Many farming businesses have accounting year ends of 31 March or 5 April and for businesses considering expenditure on capital equipment it could be worthwhile ensuring this expenditure is incurred in the current year. The current 100% Annual Investment Allowance (AIA) on qualifying capital expenditure is £500,000 and under current legislation this will remain until 31 December 2015 when it falls to £25,000.

Care should be given to expenditure already incurred in the past accounting year, and also to consider the business’s accounting date which will affect the amount of relief available.

Be aware that not all capital expenditure qualifies for relief at 100%, different types of expenditure may only qualify for relief at 18% or even 8%.

Timing of expenditure is key, relief is only given when the obligation to pay becomes unconditional.

Similarly, consider deferring the disposal of equipment until after the year-end as the proceeds may generate an unwelcome tax liability.


The amount and value of stock held at the year-end can have a significant impact on profits and tax liabilities. The stock adjustment is necessary to ensure that costs incurred before the year end but which will not give rise to income until a later period, are carried forward to set against the income when it arises.

Stock should be valued at the lower of cost or net realisable value. For cattle, HMRC accept 60% of market value as a deemed cost, and for sheep and pigs a 75% value is used by most businesses. This method is more straightforward for home-reared animals, however, there are other methods including actual cost of production and net realisable value if a profit is not expected to be made. Actual cost of production can result in valuations considerably less than deemed cost, so there is an opportunity to reduce the value of closing stock to bring down the tax bill.

The timing of sales could be crucial in determining the period in which the profit will be recognised. If high profits are expected in the current tax year, delaying the sale until after the year end will result in the value being reduced by 25% in the accounts, with profits delayed until the following year.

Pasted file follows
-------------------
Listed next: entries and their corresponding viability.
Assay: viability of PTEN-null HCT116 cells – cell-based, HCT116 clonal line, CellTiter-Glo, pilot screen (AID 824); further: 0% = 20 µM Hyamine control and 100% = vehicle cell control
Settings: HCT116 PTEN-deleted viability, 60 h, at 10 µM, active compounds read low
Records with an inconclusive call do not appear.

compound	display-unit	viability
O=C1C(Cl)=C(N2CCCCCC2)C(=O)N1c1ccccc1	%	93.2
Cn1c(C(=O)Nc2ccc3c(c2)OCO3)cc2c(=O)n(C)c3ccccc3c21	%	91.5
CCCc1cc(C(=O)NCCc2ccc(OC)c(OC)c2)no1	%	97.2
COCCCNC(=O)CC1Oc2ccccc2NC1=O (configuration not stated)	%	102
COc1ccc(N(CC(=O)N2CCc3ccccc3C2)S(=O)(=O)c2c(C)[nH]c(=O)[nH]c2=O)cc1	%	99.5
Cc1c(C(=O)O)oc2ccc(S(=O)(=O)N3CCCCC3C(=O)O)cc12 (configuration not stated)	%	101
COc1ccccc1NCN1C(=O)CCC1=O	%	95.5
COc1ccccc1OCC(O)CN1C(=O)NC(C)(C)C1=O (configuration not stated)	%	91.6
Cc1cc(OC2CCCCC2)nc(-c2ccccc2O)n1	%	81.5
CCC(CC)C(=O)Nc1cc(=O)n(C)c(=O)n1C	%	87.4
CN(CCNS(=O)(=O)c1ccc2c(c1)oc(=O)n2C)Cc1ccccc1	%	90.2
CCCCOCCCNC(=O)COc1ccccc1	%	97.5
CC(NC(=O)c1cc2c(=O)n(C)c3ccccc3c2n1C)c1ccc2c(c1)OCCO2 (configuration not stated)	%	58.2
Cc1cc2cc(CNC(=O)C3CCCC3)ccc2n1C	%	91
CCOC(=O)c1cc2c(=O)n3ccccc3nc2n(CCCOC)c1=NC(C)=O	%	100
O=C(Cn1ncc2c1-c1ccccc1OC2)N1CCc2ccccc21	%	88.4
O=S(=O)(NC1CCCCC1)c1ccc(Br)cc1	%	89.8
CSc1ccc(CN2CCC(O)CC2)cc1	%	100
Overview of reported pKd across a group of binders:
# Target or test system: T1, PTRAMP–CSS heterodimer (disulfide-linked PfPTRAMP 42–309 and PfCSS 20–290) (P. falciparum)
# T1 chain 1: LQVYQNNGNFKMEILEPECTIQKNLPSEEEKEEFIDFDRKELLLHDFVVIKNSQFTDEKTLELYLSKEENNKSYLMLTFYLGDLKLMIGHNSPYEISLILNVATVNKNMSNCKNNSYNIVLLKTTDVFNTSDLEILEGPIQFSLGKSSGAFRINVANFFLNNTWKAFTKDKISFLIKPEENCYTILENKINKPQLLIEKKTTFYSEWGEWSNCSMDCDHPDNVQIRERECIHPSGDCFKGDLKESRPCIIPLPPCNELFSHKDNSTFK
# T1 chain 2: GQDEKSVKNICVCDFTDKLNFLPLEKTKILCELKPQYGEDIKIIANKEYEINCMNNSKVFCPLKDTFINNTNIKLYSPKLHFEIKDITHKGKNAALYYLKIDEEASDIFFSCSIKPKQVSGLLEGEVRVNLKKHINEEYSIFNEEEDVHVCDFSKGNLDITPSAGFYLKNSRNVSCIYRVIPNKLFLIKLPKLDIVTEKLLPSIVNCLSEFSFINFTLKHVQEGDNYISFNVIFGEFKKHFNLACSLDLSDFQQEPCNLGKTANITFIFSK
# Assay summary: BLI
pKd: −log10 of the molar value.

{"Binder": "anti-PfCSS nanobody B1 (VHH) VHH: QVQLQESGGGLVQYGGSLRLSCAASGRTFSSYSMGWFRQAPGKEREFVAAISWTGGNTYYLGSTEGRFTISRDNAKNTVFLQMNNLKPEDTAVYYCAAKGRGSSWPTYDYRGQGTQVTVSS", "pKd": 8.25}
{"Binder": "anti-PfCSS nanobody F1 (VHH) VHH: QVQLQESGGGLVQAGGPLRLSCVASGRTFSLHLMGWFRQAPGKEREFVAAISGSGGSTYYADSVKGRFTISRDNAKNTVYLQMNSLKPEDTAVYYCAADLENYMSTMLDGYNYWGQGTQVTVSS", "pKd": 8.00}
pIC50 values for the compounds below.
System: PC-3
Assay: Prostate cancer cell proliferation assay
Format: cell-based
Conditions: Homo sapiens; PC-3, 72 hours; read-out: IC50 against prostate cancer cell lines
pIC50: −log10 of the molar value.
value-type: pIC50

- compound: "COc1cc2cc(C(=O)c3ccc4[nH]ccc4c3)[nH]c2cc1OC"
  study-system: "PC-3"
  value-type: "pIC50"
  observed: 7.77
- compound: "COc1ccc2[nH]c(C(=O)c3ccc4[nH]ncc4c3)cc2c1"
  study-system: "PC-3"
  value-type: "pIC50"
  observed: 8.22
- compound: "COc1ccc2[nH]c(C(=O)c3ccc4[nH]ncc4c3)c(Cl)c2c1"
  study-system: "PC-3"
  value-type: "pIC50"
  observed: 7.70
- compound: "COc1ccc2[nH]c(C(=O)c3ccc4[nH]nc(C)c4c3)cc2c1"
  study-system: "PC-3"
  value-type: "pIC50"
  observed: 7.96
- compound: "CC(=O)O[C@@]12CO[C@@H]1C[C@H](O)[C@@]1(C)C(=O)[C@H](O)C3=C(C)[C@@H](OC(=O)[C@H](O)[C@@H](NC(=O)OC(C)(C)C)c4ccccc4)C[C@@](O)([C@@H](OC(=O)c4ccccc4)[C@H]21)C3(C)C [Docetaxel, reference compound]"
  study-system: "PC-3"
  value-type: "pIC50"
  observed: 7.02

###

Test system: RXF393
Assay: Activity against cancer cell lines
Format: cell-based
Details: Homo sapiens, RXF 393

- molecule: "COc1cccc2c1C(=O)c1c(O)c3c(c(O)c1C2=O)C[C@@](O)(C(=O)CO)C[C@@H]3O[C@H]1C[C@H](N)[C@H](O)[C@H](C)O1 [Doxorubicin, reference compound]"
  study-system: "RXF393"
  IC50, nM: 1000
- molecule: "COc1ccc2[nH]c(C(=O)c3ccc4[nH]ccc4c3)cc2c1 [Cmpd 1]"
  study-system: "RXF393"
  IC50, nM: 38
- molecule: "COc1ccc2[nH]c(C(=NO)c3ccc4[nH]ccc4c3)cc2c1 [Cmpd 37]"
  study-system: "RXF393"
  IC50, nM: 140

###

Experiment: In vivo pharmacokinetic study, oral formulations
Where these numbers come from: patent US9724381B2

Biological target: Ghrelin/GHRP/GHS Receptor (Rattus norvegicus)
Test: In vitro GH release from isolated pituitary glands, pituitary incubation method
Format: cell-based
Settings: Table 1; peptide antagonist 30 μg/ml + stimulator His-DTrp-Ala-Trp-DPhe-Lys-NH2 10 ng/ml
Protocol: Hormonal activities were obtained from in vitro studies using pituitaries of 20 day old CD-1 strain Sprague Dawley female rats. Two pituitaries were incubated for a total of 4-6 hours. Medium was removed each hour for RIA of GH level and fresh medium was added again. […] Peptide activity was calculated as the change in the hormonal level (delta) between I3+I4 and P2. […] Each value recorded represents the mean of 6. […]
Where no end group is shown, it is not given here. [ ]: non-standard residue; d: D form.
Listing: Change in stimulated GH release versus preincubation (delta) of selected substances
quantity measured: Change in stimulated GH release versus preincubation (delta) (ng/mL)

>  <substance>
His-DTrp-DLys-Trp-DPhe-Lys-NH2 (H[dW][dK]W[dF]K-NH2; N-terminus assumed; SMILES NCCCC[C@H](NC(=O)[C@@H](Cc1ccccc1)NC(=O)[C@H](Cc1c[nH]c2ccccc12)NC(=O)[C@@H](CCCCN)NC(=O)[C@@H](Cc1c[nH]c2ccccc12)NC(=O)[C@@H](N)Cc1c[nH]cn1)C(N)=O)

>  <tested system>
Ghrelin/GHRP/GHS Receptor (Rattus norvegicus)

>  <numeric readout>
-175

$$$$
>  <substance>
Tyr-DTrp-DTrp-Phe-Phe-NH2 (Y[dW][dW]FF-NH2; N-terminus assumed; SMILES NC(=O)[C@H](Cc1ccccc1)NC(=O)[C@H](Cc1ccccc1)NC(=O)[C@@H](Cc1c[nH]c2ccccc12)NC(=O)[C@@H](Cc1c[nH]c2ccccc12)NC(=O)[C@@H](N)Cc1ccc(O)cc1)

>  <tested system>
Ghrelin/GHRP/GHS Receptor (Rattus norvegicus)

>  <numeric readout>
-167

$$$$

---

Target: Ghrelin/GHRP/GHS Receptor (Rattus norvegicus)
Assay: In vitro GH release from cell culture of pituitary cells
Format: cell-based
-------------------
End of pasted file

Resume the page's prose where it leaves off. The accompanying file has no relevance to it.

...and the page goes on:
Accrue for expenditure

Businesses should consider bringing forward any business expenditure which it is intended to incur after the year-end, for example maintenance of buildings and yards, in order that tax relief may obtained a whole year earlier.

Similarly, farmers should think carefully about the timing of any sales made around the year-end. Profit is only recognised when the sale takes place, so simply deferring a sale until after the year end can reduce current year profits whilst not significantly affecting cashflow.

Tax Payments

To assist cashflow, farmers may consider the likely profits for the current year and whether tax payments on account can be postponed. With milk prices at their current level it may be that profit levels will fall and the tax payment due on 31 July can be reduced.

Child Benefit

The clawback of Child Benefit already paid will apply where one individual in a household has an income in excess of £50,000. If possible, a husband, wife and partners should equalise income between them, to ensure any Child Benefit restriction is kept to a minimum.

Restriction of loss relief

If a trading loss is anticipated, when considering the most effective use of this note should be taken that relief on trading and certain other losses is now restricted to the higher of 25% of net income and £50,000 a year for active participants and £25,000 for non-active participants.

Capital Gains Tax

The annual exemption for the 2014/15 tax year is £11,000 (rising to £11,100 in 2015/16). Each individual therefore is able to make a Capital Gain of this amount without incurring any CGT liability. Spouses may wish to consider transferring an interest in an asset to each other prior to any disposal to ensure both Annual Exemptions are maximised, which could save tax at 28%.

Pension Contributions

Taxpayers may wish to consider their pension funds and if cash is available, make additional contributions into these funds before 5 April, minimising any Higher Rate Tax.

If you would like any further information on any of the points raised in this article, please don’t hesitate to contact Malcolm Peters at malcolm.peters@kelsallsteele.co.uk or on 01872 271655.

Property Sales Campaign: Time is running out

Tax payers have until 9 August 2013 to notify HMRC should they believe the Property Sales Campaign applies to them and until 6 September 2013 to make a disclosure to HMRC and settle any outstanding tax liability. After this date HMRC will utilise their intelligence in order to analyse the tax affairs of taxpayers believed to have under declared their capital gains tax liability in respect of property sales.

This latest campaign from HMRC is aimed at individuals who have sold a residential property or properties in the UK or abroad where capital gains tax should have been paid but who have not disclosed the sale to HMRC previously. Most commonly relating to the sale of rental properties or holiday homes this campaign does not apply to sales of your main home as such disposals are normally covered by principal private residence relief. It would also not apply to individuals who buy and sell property as a business as this business would be subject to income tax rather than capital gains tax.

Although HMRC make it clear that any disclosures made to them throughout this campaign will not result in the taxpayer avoiding being penalised, they will typically be treated in a more favourable light.

Director Clare Vaughan said: “This campaign provides an opportunity to people who may not have previously realised they should have paid capital gains tax to disclose the sale, and anyone who believes that this may apply to them can call Kelsall Steele as soon as possible to discuss their situation.”